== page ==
A October 24 image of a live map of traffic in the waters near Los Angeles shows numerous container ships waiting to dock and unload their cargoes

After a two-week journey, the Christmas underpants wait for several more weeks out at sea. When they are finally unloaded, a shortage of truck drivers in some countries, the UK in particular, means there’s another long wait before they get to the stores.

Average delivery schedules now run to 70 days.  Result: the Hongkongers’ Christmas underpants wouldn’t arrive until January. Disaster.


But wait – logistics people in Hong Kong are smiling again: they have found extraordinary ways around the problem. Aircraft are empty, right, as hardly anyone is flying? So why not use them as freight carriers?

Aircraft are filling passenger cabins with cargo boxes; picture by ANA

Lorries have been pouring into Hong Kong International Airport and workers have been filling empty passenger planes with boxes. They simply stack them into the seats. No need to load food carts, and the flight attendants can stay at home. This has not just been happening in Hong Kong: similar trends can be seen in Japan, the middle east, and Europe.


Of course, air transport is far more expensive than ship transport – more than 10 times the price. In the past, this meant that only high value, time-sensitive products went by air: shipments of iPads, for example.

“But it’s different this year,” a logistics specialist told this reporter at the weekend. “After almost two years of Covid, people in the West are in the mood to treat themselves and are paying full retail prices.”

That means the Hongkongers’ Christmas underpants, costing between US$0.38 and US$1.50 to make, are flying first class to Los Angeles and being sent at high speed to shops where customers are paying US$9.99 or more for them.

Boxes are packed onto seats, but not too high. so as to avoid “shifting” problems during flights: picture from Emirates Airways


Journalists tend to highlight stories saying that China is no longer the factory of the world, as production has shifted to cheaper nations. While there have been some transfers of operations to places such as Vietnam, the data shows that China remains far ahead as the world’s favorite workshop. Chinese workers alone produce a third of the planet’s manufacturing output. Statistics for 2020 put the figure at US$3.85 trillion and growing.

There are at least three issues which suggest growth will continue.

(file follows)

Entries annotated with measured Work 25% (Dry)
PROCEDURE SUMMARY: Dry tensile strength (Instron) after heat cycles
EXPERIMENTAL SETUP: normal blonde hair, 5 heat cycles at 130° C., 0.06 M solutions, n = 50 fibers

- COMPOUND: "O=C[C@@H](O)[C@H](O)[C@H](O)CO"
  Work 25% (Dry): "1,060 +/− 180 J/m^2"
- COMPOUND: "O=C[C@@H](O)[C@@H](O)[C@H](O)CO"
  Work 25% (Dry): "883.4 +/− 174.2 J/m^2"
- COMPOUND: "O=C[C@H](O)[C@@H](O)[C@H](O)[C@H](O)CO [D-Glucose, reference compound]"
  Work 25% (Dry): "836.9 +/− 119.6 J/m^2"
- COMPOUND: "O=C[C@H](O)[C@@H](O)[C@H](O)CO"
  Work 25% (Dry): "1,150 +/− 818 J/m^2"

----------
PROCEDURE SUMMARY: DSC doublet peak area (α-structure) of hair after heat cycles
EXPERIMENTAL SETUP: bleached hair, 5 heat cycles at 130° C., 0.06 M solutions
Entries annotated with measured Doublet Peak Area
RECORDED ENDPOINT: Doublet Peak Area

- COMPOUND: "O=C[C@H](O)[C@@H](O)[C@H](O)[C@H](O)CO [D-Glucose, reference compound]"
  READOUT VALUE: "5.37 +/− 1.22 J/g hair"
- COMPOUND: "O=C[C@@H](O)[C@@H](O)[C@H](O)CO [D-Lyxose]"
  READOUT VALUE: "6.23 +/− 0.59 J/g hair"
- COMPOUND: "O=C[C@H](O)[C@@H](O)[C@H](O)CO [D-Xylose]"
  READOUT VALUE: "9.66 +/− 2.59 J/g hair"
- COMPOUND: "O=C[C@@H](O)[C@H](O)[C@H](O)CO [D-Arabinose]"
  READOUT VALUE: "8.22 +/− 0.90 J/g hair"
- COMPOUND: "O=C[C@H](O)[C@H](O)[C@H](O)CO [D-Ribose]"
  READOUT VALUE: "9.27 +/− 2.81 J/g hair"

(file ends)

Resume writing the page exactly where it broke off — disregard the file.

• First, decades of investment in manufacturing machines in China, such as injection molding devices, means that rival countries will take a long time to catch up.
  • Second, the move towards higher quality products, more technology, and incorporation of artificial intelligence in manufacturing, means that China will retain its lead over other Asian nations for at least a while—and may even steal a lead over Western ones.
  • And third, Hong Kong’s particular skill with finance is another big advantage, with an increasing number of major firms choosing to list in the southern Chinese city’s stock exchange. Cross-border deal-making is a strong skill among Hongkongers. The business culture here is unlikely to change.


But there are challenges. The Chinese government likes to claim that their “go fast and go hard” policy on Covid means that the disease is less of a problem there. This is true – but the sweeping containment strategies themselves can be the problem, with factories instantly shut down for days or weeks after a single covid infection.

Furthermore, China’s lack of support in the international media arena means that a huge percentage of the news published about the country is negative; and while some of the criticism may be accurate, a great deal of it is overly sour, with reports bordering on demonization, leading to “boycott” calls.


Still, Hongkongers have survived worse, and people everywhere are rapidly losing trust in the media’s over-politicized take on every bit of news.

For Hong Kong people, the revised logistics recipe still works. This year, our underpants have window seats as they fly first class across the world. And if everything goes to plan, they may even enable us to fly first class ourselves before long.

LINKS: Like business stories? Try this one, which reports on why the world’s carmakers are looking to a small town in China

Or this one, about a US gambler who bet against Hong Kong and looks to be losing big

Image at the top: Monstera/ Pexels